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In this course, author Curt Frye shows how to perform a wide range of financial calculations quickly and easily using the many financial functions found in Excel 2010. The course details dozens of functions for evaluating cash flows; calculating depreciation; determining rates of return, bond coupon dates, and security durations; and more.
Treasury bills, which are also called T-bills, are popular investments. If you want to compare T-bill's yield to a bond's yield you can do so using the TBILLEQ function. To use that function you need to know the following three things about the T-bill you're evaluating. The first is the settlement date and that is the date that you take possession of the investment. Then you have the maturity date which is the date that the T-Bill payments come due, in other words the money due to you is paid to you.
And then finally you have the discount rate and the discount rate is the interest rate applied to the investment. So with that information in place you can click in cell C8 and create the formula. So I'll type equal tbilleq, left parentheses, and then just fill in the cell references for the three arguments. So we have our settlement date in C3, comma, maturity date C4, comma, and the discount rate which is in C5. Type a right parenthesis just to make sure everything looks right. Everything is good.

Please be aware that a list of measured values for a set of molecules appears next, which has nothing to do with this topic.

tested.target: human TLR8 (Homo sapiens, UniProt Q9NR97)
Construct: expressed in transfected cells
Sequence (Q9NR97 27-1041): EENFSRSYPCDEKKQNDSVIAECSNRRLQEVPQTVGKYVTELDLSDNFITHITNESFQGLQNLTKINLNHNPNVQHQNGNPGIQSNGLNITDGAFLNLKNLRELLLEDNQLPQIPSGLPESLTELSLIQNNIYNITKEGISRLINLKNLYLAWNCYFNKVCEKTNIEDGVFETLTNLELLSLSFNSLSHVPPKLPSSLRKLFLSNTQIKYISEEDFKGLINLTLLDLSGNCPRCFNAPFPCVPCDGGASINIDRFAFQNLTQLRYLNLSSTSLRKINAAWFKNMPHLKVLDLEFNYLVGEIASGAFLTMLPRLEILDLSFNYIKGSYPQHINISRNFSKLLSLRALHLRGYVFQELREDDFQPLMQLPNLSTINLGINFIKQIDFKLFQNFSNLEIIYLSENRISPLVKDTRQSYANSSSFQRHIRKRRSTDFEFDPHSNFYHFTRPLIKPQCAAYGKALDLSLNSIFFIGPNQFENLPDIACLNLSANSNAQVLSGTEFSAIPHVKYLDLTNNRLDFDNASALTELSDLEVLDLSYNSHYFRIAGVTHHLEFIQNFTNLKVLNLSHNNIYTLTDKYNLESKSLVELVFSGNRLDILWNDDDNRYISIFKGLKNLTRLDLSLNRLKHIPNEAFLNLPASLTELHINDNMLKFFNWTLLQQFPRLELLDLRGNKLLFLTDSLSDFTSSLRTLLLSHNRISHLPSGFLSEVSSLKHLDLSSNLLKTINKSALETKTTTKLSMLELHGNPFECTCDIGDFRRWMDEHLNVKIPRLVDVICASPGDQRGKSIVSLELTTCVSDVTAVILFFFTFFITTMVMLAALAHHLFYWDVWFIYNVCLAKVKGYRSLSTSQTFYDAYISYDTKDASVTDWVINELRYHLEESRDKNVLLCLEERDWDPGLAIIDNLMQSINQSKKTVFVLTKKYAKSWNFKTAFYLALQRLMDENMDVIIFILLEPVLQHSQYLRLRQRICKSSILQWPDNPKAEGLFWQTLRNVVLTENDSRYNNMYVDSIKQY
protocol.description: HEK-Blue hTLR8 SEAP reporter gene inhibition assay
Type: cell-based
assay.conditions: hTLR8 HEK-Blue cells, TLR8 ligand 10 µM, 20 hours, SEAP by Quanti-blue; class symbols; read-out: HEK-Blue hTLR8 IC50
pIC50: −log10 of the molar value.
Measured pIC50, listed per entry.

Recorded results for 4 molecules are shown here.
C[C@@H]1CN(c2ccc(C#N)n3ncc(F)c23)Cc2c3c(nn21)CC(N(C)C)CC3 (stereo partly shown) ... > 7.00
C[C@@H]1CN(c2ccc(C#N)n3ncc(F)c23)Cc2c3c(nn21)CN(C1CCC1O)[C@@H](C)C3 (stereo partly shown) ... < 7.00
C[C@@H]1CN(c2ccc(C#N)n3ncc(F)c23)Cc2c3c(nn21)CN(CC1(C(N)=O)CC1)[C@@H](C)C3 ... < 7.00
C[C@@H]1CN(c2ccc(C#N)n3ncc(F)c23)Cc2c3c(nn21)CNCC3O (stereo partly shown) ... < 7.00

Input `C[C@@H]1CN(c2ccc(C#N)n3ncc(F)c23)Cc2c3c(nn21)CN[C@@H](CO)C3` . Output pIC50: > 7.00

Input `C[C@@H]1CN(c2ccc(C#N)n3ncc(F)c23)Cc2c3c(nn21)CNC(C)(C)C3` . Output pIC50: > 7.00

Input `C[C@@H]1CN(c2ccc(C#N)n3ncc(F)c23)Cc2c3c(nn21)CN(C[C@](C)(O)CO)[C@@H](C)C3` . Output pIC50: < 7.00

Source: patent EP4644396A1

Press Tab key and we get a bond equivalent yield of 4.36%. So to interpret these results, that means that if you have the opportunity to purchase a T-bill at a rate of 4.25%, you should do so unless you can find a bond that would pay 4.36% or more. Now one thing that you should know about bills as opposed to bonds is that a bill by definition has a life of less than one year. So for example, if we were to change the maturity date in cell C4 to 12/31/2012 and press Enter, then, the formula in cell C8 would generate a #NUM error and that's because we violated the definition of a T-bill by giving it a life of more than one year.
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